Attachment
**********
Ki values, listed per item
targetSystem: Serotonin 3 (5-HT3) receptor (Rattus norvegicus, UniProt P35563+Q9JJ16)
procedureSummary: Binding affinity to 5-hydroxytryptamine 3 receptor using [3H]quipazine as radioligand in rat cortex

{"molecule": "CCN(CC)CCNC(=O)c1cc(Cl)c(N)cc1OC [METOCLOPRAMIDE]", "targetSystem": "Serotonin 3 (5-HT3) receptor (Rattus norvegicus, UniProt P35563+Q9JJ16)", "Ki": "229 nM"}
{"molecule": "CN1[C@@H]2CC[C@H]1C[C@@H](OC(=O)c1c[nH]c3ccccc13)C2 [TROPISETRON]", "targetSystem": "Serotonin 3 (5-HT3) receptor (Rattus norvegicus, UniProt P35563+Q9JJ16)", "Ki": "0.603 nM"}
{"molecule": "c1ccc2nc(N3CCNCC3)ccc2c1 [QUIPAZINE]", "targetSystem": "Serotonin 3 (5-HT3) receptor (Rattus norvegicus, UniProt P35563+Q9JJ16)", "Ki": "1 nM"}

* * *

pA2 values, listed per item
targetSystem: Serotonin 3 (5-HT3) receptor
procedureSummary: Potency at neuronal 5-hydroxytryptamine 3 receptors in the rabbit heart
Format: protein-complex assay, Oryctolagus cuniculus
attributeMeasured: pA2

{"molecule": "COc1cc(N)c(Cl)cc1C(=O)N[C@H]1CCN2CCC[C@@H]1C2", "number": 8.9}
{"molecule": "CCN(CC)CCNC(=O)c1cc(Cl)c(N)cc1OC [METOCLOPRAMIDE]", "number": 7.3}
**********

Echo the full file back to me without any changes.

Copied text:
Ki values, listed per item
targetSystem: Serotonin 3 (5-HT3) receptor (Rattus norvegicus, UniProt P35563+Q9JJ16)
procedureSummary: Binding affinity to 5-hydroxytryptamine 3 receptor using [3H]quipazine as radioligand in rat cortex

{"molecule": "CCN(CC)CCNC(=O)c1cc(Cl)c(N)cc1OC [METOCLOPRAMIDE]", "targetSystem": "Serotonin 3 (5-HT3) receptor (Rattus norvegicus, UniProt P35563+Q9JJ16)", "Ki": "229 nM"}
{"molecule": "CN1[C@@H]2CC[C@H]1C[C@@H](OC(=O)c1c[nH]c3ccccc13)C2 [TROPISETRON]", "targetSystem": "Serotonin 3 (5-HT3) receptor (Rattus norvegicus, UniProt P35563+Q9JJ16)", "Ki": "0.603 nM"}
{"molecule": "c1ccc2nc(N3CCNCC3)ccc2c1 [QUIPAZINE]", "targetSystem": "Serotonin 3 (5-HT3) receptor (Rattus norvegicus, UniProt P35563+Q9JJ16)", "Ki": "1 nM"}

* * *

pA2 values, listed per item
targetSystem: Serotonin 3 (5-HT3) receptor
procedureSummary: Potency at neuronal 5-hydroxytryptamine 3 receptors in the rabbit heart
Format: protein-complex assay, Oryctolagus cuniculus
attributeMeasured: pA2

{"molecule": "COc1cc(N)c(Cl)cc1C(=O)N[C@H]1CCN2CCC[C@@H]1C2", "number": 8.9}
{"molecule": "CCN(CC)CCNC(=O)c1cc(Cl)c(N)cc1OC [METOCLOPRAMIDE]", "number": 7.3}